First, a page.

Back at work—but not business as usual

Having completed her sangoma initiation and her PhD at the age of 35, Makoni is back at work. In March 2017, she received the 2016 award for Youngest Female PhD Graduate at Unisa’s annual Research & Innovation Awards, and was also promoted from lecturer to senior lecturer.

Her calling as Sangoma will never be forgotten or sidelined, she vows.

In the evenings after work and on weekends, she and her life and spiritual partner work together at their healing practice in Hammanskraal. During her working day at Unisa, Makoni does her best to balance her position as an academic with her calling as a traditional healer.

“Every day brings its challenges. In order to ensure that my ancestors don’t feel neglected during normal working hours, I have to ask for their permission,” says Makoni, who maintains the connection with her ancestors by burning impepho (wild sage). Occasionally when she interacts with people, her body picks up on their different ailments, and she must hence inhale snuff to ward off the effects.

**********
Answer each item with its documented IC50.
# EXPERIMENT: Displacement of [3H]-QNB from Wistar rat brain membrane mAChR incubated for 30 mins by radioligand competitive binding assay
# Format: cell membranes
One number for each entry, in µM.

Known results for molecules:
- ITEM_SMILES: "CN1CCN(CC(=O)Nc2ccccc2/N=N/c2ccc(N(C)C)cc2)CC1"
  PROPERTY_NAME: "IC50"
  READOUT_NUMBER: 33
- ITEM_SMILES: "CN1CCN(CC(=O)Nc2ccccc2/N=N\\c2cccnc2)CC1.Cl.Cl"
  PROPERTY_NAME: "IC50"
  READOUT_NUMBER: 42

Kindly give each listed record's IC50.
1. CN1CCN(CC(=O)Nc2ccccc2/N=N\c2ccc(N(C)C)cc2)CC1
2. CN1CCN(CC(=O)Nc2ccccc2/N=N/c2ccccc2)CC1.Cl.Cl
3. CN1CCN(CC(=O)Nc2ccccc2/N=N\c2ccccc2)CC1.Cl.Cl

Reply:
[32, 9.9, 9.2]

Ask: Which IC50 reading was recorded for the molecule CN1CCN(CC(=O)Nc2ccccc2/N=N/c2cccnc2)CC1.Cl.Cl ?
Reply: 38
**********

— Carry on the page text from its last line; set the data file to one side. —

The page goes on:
“Who said that you can’t be a sangoma in the professional space? Of course, I don’t expect everyone to understand the ‘new me’, but with the transformation agenda of the institution, I hope that colleagues will accept that ubungoma is not a choice; it’s a calling. So here I am, engaging our indigenous knowledge systems and helping people to find meaning in other spheres of their lives too, while simultaneously establishing myself as a young academic in the niche research field of international finance.”

May she succeed, and may her ancestral Nguni warriors and Ndau water spirits be proud.

*By Clairwyn van der Merwe